For a man who lived in 37 different residences in 24 cities throughout his life it’s surprising how paintings of one of his bedrooms can command so much attention. However, when you visit the Art Institute of Chicago’s newest exhibit, “Van Gogh’s Bedrooms,” you’ll realize that these paintings reveal as much about the artist as some of his self portraits.
Vincent van Gogh made three paintings of his bedroom in his yellow house in Arles, France, and for the first time in North America all three of those paintings are on exhibit at the Art Institute of Chicago. After being bedridden for a few days Van Gogh decided to paint his bedroom in 1888. After suffering water damage, he decided to do another one of similar size in 1889 while in the asylum at Saint-Rémy. The third one, which is smaller than the other two, was created shortly after the second one as a gift to his mother and sister. When placed next to each other it is hard not to play the game found in so many “Highlights” magazines of looking for the differences in each, and when you do find them you begin to learn so much about Van Gogh.
As if the masterpieces themselves aren’t enough to grab your attention the Art Institute has added interactive elements that make you appreciate the three paintings even more. A reconstruction of his bedroom let’s the visitor stand and see the bedroom through the same perspective as Van Gogh when he painted it. I could’ve spent an hour alone just staring at the reconstructed bedroom and how small it was, how well it depicted the second painting, and how Paul Gauguin, who has staying with Van Gogh at the time, had to go through Van Gogh’s bedroom just to get to his own. In addition to the reconstructed room, there are interactive elements that let you digitally zoom into the paintings to see even more differences and the texture that is common in all of Van Gogh’s paintings.
Often when museums have exhibits highlighting a small number of paintings there tends to be large crowds—no difference here as the Art Institute of Chicago has been setting record attendance with the exhibit—and a lot of people huddled around the specific paintings making it hard to enjoy. However, the Art Institute of Chicago has avoided this by supplementing the three paintings with 36 works from Van Gogh that are just as enthralling as the three paintings. You get to experience a Van Gogh with an Earth-tone color palette from his works from Nuenen, Netherlands where he was influenced by Jean-François Millet, who Van Gogh considered his artistic father. Visitors will notice how that all changes once he arrives in Paris and experiences impressionism and pointillism. You can see him incorporate these ideas in his work in “Parisian Novels.” The true highlight of this section has to be his self-portrait of 1887 where if the beauty of the colors and the expression in his face don’t capture you then at least the texture will have you imagining every stroke he took. A look at “The Night Cafe” along with a recreation of the cafe itself for you to take part in also brings more life and interactivity to the exhibit among countless other items and themes. Don’t plan on making a quick run through this exhibit as Van Gogh’s life will not let you.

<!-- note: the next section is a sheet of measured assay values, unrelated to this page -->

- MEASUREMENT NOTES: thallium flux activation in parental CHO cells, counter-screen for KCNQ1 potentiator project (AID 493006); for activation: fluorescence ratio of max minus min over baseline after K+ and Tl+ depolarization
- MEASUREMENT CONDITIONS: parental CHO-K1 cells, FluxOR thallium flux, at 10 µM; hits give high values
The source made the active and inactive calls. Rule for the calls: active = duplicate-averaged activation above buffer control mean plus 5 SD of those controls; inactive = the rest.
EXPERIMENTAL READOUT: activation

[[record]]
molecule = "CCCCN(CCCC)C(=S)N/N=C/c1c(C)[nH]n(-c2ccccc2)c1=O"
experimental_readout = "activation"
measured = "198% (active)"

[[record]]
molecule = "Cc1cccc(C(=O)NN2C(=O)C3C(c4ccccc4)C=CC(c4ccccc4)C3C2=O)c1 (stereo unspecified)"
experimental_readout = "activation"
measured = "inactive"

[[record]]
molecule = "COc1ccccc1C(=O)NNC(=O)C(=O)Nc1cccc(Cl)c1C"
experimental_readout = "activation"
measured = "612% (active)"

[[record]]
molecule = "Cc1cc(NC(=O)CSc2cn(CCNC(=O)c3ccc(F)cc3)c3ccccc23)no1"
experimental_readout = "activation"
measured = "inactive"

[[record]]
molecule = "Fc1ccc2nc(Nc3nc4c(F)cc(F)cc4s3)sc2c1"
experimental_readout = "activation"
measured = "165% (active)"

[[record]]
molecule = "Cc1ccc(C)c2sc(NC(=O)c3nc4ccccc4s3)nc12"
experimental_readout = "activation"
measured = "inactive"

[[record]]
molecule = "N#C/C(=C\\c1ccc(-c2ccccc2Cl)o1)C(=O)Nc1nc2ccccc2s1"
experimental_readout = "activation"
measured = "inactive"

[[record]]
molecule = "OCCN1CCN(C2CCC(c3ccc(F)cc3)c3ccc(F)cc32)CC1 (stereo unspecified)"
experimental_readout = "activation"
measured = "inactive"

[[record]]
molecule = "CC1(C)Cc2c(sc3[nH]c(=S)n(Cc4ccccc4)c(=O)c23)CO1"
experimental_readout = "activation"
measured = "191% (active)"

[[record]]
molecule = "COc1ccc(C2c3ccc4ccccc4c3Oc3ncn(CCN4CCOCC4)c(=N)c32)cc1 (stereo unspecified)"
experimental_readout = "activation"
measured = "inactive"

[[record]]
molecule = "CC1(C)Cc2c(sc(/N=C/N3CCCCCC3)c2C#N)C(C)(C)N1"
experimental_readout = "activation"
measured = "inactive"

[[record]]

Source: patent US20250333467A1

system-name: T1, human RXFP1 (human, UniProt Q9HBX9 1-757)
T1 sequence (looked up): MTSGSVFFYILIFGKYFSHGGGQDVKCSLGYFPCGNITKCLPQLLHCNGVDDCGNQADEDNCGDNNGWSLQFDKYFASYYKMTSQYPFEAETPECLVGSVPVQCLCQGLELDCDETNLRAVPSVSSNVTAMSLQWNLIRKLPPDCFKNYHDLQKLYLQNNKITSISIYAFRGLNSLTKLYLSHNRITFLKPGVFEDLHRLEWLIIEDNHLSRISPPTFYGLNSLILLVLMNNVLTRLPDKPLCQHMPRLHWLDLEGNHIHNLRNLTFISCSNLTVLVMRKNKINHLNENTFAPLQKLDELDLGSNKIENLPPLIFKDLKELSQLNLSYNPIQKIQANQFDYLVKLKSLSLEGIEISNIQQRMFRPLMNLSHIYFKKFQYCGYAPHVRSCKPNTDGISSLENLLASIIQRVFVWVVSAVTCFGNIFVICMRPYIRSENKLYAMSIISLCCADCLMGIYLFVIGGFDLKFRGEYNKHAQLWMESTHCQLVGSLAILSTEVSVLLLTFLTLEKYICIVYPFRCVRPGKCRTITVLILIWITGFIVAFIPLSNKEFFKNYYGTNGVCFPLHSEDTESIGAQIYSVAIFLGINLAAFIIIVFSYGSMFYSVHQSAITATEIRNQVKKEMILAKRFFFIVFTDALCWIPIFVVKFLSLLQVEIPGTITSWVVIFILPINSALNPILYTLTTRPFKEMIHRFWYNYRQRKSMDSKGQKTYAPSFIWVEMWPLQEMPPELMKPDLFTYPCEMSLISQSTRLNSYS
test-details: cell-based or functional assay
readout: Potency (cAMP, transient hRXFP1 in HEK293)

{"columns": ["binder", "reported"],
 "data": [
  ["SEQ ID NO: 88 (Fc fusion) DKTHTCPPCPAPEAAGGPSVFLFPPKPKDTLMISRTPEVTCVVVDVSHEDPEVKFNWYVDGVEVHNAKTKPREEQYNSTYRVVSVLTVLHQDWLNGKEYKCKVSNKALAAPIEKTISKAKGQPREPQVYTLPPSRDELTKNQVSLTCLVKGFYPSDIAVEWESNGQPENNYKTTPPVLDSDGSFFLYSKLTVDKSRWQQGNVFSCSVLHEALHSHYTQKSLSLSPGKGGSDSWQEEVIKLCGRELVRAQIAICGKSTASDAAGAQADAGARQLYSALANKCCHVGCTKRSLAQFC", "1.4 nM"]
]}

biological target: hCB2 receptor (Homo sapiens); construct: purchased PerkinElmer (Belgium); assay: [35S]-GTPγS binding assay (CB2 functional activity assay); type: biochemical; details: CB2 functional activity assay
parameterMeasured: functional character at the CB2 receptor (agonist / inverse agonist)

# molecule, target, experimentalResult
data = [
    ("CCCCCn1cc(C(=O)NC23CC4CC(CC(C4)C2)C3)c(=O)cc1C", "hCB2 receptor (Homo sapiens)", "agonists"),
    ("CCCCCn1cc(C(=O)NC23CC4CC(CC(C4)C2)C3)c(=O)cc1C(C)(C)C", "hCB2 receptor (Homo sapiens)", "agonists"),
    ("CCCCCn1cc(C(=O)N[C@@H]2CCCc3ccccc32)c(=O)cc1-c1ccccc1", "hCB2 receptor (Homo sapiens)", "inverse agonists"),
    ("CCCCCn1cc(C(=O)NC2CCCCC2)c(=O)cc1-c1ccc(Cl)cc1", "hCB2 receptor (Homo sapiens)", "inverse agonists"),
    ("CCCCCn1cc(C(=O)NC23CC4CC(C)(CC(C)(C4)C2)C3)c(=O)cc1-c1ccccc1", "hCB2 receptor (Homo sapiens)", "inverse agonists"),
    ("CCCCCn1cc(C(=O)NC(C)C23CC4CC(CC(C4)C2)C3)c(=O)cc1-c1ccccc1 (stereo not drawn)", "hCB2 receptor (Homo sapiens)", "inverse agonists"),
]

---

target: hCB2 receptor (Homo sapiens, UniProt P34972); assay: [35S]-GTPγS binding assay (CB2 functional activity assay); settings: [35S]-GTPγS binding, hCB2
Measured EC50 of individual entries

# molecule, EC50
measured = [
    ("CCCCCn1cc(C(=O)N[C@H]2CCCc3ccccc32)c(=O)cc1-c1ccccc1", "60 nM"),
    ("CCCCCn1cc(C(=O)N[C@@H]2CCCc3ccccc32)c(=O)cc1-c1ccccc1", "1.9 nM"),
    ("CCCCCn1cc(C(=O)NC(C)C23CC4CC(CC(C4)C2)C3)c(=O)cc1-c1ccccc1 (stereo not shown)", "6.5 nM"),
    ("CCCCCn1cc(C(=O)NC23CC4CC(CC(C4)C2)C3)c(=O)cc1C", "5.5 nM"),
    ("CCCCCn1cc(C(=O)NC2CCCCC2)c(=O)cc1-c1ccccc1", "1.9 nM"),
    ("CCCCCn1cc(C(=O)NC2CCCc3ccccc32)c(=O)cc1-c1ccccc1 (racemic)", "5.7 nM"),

“Van Gogh’s Bedrooms” will be on view through May 10 at the Art Institute of Chicago located at 111 S. Michigan Ave. You must buy a separate ticket for the exhibit to view it. For more information visit artic.edu/exhibition/van-goghs-bedrooms.